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India will be 2nd largest economy by 2050, avers Adani

Gautam Adani
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Gautam Adani

Highlights

Debunks GDP rhetoric, says India has edge over global peers in business opportunities

New Delhi: Billionaire Gautam Adani has debunked the narrow fixation on GDP numbers, saying fundamentals are intact and India will be the second-largest economy by 2050 and has an edge over global peers in terms of business opportunities.

Speaking at the JP Morgan India Summit - Future in Focus, the Adani Group chairman said the AatmaNirbhar Bharat programme will be a game-changer. "I will state without any hesitation – that – in my view - over the next three decades, India is the world's greatest business opportunity," he said.

India's geostrategic position and massive market size give it an edge over its global peers amid the fundamental political realignment of nations taking shape, he said adding opportunities for India are likely to accelerate on the other side of the pandemic.

"For the sake of the fans of the GDP metric, let's look at some statistics. The global GDP in 1990 was $38 trillion. Today, 30 years later, this number is $90 trillion. Projecting for another 30 years, in 2050 the global GDP is expected to be about $170 trillion with India becoming the second-largest economy in the world," he said.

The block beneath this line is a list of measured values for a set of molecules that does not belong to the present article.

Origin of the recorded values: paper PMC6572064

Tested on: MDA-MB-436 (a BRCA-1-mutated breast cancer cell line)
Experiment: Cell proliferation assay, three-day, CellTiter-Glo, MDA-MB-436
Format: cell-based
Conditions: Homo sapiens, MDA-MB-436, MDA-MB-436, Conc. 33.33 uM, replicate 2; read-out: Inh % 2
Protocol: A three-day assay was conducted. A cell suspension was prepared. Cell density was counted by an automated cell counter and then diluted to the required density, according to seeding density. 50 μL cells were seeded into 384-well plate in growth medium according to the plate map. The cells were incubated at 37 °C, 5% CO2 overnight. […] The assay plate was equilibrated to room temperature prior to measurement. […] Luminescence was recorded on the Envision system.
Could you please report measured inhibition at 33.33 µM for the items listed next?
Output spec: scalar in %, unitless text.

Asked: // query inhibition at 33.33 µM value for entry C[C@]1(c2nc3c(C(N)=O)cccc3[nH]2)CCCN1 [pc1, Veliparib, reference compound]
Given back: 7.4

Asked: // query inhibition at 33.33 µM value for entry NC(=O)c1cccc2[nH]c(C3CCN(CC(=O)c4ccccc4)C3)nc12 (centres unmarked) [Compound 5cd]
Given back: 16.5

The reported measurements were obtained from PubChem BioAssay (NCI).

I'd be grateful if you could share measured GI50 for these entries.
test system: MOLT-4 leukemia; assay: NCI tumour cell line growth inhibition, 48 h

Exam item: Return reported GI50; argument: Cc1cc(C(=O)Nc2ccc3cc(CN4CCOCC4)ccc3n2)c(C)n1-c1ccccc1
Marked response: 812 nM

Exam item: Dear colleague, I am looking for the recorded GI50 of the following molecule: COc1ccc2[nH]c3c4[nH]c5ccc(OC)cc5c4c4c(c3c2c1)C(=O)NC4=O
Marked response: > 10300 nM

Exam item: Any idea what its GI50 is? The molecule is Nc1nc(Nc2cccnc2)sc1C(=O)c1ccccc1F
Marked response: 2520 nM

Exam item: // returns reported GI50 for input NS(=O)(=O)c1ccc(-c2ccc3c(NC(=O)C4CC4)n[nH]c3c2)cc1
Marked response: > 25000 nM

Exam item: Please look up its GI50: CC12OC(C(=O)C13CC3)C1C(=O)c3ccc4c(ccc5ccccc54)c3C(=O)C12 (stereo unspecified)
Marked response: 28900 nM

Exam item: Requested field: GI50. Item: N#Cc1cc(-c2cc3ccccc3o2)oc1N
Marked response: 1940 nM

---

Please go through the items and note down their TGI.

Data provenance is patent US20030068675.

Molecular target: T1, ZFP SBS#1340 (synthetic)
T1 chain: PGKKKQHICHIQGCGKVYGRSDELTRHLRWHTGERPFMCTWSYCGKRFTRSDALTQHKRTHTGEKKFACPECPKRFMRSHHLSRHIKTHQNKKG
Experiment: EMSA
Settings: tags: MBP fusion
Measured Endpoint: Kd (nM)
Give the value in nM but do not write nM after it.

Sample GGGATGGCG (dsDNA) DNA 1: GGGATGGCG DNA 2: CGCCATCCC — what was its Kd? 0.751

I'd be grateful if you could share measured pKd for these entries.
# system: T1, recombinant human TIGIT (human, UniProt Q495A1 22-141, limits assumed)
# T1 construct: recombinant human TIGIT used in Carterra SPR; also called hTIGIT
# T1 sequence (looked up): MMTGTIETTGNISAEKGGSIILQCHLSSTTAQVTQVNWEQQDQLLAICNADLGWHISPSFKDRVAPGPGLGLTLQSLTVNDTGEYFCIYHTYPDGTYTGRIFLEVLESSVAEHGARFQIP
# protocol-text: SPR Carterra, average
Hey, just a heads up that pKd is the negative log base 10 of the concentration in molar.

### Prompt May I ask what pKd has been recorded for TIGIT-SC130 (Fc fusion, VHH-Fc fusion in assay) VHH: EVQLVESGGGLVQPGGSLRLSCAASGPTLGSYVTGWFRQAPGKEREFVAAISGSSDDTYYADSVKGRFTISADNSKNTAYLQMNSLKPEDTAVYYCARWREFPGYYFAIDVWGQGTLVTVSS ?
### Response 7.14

The Indian economy shrank by a record 23.9 per cent in the April-June quarter because of the Covid -19 pandemic and the lockdown that followed. The economy is projected to contract for the first time in four decades, in the full year to March 2021.

But Adani said short-term setbacks due to a global crisis cannot be used to write off the country as its fundamentals remain intact. "The current focus on standardised GDP predictions as against truly understanding what a nation could look like over a decade has unfortunately become one of the primary elements for measuring the health of an economy.

In my view, patience and long-term planning and most importantly, an alignment with the government's business agenda are what creates the greatest value," he said.

Speaking of challenges holding back India, Adani said that India needs $1.5 to 2 trillion of capital over the next decade but despite key structural reforms such as the National Investment and Infrastructure Fund and Credit Enhancement Fund, capital structure challenges, and lack of empowered and independent regulators remain bottlenecks to nation-building and investment opportunities.

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